Esteban da Cruz:

Da Cruz, current E-Club president, currently works part time at a Yoga studio as well as at local start-up company as an intern. In addition, he just went out on an interview for a start-up in Boston. Da Cruz acts as a mentor for the members by giving them advice and holding office hours where members can get one-on-one help.

For more information on BU’s E-Club, find them on Twitter and Facebook. In addition, McEwen encourages students looking for funding on their start-up ideas to fill out the Dorm Room Fund application on their website.

Take advantage of these links! If you want to turn your ideas into moneymaking corporations, E-Club is the place to be.

Spotlight: Summer Storage Made Easy

By Stacy Schoonover, Staff Writer
@stacyscootover

Don't end up lost in a maze of storage units./ PHOTO VIA Flickr user Brian Pennington

Don’t end up lost in a maze of storage units./ PHOTO VIA Flickr user Brian Pennington

With the spring semester going so fast, summer plans are in the back of our minds. Want to get a head start on summer preparation? Finding a storage company for all your college belongings is a great way to start. Below are some of the most commonly used services by Boston college students.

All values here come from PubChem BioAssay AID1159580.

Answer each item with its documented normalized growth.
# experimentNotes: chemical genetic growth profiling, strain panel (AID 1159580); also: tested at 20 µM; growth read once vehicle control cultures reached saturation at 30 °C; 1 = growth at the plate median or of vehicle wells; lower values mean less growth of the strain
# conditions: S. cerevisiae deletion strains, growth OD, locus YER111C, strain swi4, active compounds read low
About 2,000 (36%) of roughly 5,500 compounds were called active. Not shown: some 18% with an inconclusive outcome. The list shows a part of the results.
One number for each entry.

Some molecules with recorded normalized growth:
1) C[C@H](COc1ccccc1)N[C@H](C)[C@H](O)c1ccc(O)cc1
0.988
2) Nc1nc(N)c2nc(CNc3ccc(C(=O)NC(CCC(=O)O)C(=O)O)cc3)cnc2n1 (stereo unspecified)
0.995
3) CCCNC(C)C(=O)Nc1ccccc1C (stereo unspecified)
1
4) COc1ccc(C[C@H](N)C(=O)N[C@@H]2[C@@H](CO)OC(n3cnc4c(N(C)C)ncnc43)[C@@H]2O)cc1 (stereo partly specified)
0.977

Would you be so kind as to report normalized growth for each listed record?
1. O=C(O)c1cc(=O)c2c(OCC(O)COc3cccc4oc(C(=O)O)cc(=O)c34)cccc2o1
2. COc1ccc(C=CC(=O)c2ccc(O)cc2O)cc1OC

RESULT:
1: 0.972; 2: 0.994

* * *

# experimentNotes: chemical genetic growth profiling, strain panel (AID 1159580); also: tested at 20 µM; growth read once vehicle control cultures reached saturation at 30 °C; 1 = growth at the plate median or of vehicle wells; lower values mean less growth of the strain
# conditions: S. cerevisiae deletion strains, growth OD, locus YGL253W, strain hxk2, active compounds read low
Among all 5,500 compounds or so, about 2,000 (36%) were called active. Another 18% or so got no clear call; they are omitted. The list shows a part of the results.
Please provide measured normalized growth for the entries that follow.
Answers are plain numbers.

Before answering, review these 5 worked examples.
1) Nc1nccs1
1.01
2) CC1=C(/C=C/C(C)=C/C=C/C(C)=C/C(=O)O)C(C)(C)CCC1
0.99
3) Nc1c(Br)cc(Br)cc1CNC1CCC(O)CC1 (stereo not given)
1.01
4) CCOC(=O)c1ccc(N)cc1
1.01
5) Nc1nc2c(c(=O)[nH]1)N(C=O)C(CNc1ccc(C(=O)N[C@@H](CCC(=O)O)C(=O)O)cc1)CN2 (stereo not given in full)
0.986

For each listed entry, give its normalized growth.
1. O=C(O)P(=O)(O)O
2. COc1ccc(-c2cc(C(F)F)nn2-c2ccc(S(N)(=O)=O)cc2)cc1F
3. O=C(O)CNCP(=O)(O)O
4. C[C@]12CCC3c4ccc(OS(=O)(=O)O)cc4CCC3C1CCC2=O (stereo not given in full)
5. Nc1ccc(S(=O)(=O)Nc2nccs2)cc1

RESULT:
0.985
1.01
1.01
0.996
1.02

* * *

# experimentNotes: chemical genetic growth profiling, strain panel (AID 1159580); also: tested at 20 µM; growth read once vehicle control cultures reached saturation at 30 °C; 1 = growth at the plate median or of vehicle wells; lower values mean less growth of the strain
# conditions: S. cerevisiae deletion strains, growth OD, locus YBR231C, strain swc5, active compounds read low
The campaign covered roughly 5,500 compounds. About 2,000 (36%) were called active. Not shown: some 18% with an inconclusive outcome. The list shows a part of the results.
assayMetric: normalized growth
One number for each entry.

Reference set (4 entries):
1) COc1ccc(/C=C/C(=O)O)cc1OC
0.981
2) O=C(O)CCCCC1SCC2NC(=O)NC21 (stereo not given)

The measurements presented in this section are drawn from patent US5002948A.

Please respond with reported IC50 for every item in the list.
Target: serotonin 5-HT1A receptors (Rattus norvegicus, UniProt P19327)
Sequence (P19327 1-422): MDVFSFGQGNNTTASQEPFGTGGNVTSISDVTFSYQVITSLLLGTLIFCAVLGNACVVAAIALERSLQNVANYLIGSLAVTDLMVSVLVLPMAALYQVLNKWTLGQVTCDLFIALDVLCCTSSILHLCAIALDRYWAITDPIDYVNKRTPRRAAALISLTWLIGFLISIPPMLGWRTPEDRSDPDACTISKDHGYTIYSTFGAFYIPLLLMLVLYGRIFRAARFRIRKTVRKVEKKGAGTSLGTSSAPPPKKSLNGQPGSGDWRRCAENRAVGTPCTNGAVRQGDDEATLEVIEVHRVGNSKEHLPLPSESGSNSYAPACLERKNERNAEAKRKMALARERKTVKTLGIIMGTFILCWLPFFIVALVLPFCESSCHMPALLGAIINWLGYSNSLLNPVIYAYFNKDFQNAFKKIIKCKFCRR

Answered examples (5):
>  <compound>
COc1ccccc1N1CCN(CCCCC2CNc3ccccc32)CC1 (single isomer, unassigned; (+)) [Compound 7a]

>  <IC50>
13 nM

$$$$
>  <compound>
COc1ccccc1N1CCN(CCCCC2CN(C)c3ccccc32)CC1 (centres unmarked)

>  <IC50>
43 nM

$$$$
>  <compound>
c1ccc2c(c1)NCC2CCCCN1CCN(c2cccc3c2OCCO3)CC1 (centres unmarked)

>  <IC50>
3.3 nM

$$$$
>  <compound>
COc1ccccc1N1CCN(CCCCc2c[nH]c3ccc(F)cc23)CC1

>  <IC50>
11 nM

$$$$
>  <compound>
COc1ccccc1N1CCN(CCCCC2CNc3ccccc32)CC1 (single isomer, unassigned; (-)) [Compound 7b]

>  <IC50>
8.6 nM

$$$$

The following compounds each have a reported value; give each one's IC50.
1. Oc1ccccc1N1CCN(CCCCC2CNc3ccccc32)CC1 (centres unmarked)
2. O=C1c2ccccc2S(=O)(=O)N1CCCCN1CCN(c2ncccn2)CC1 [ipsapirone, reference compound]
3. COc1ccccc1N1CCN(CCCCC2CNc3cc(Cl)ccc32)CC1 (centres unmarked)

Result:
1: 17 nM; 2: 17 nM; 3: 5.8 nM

1. Cubbyhole

BU alum Jason Kaplan is the cofounder for an app called ‘Cubbyhole’ that finds nearby homes with extra space to store boxes, objects, luggage, etc. Storage can last one day, one month or even one year. Different rate plans are available, starting at $15.

The most popular usage of the service has been college students leaving for the summer or one-day travelers needing a place to store luggage before a flight.

Cubbyhole asks users to login with Facebook and then after determining his or her location, finds storage options nearby.

Users can also be hosts, offering space from a drawer size to an entire room. Hosts keep 70% of the fee, with the remaining 30% going to the Cubbyhole company.

2. Cubesmart

Students can save up to 15% and even get the first month free for using the service Cubesmart where users select a location, choose a cube size and then reserve a unit. Prices for students start at $79.90 per month.

3. Sparefoot

On Sparefoot, users can enter their location and get results for different storage services nearby displaying prices from lowest to highest. Storage space size varies from a 5’ x 5’ cubicle to 10’ x 30’.

4. Fetch- Storage at your Service

Fetch storage picks up the items to be stored, stores them and then returns them. Prices start at $3 for a small crate and then escalate to up to 70 cubic feet for $62 per month. Fetch also offers a cheaper rate to buy boxes and rent crates.

Spotlight: 411 on BU Architecture Opportunities